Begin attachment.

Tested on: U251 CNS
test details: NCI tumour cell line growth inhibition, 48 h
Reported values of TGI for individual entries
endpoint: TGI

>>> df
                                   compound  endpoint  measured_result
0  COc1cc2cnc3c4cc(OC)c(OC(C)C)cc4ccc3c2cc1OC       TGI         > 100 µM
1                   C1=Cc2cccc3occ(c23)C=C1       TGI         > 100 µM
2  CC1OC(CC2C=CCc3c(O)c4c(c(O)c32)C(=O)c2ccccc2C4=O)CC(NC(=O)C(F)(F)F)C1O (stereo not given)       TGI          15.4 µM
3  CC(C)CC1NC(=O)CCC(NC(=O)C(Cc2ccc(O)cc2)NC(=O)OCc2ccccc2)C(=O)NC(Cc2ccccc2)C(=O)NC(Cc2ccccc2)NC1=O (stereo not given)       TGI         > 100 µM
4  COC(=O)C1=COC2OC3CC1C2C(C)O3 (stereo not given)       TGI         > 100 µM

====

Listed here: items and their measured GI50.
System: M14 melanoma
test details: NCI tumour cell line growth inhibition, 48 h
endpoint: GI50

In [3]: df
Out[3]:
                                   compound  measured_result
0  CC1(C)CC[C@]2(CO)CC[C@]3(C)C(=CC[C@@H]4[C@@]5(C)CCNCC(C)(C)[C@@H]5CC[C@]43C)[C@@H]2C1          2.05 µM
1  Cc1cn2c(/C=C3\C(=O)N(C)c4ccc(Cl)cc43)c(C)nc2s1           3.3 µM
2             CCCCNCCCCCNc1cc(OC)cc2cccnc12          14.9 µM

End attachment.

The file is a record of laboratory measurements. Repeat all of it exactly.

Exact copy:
Tested on: U251 CNS
test details: NCI tumour cell line growth inhibition, 48 h
Reported values of TGI for individual entries
endpoint: TGI

>>> df
                                   compound  endpoint  measured_result
0  COc1cc2cnc3c4cc(OC)c(OC(C)C)cc4ccc3c2cc1OC       TGI         > 100 µM
1                   C1=Cc2cccc3occ(c23)C=C1       TGI         > 100 µM
2  CC1OC(CC2C=CCc3c(O)c4c(c(O)c32)C(=O)c2ccccc2C4=O)CC(NC(=O)C(F)(F)F)C1O (stereo not given)       TGI          15.4 µM
3  CC(C)CC1NC(=O)CCC(NC(=O)C(Cc2ccc(O)cc2)NC(=O)OCc2ccccc2)C(=O)NC(Cc2ccccc2)C(=O)NC(Cc2ccccc2)NC1=O (stereo not given)       TGI         > 100 µM
4  COC(=O)C1=COC2OC3CC1C2C(C)O3 (stereo not given)       TGI         > 100 µM

====

Listed here: items and their measured GI50.
System: M14 melanoma
test details: NCI tumour cell line growth inhibition, 48 h
endpoint: GI50

In [3]: df
Out[3]:
                                   compound  measured_result
0  CC1(C)CC[C@]2(CO)CC[C@]3(C)C(=CC[C@@H]4[C@@]5(C)CCNCC(C)(C)[C@@H]5CC[C@]43C)[C@@H]2C1          2.05 µM
1  Cc1cn2c(/C=C3\C(=O)N(C)c4ccc(Cl)cc43)c(C)nc2s1           3.3 µM
2             CCCCNCCCCCNc1cc(OC)cc2cccnc12          14.9 µM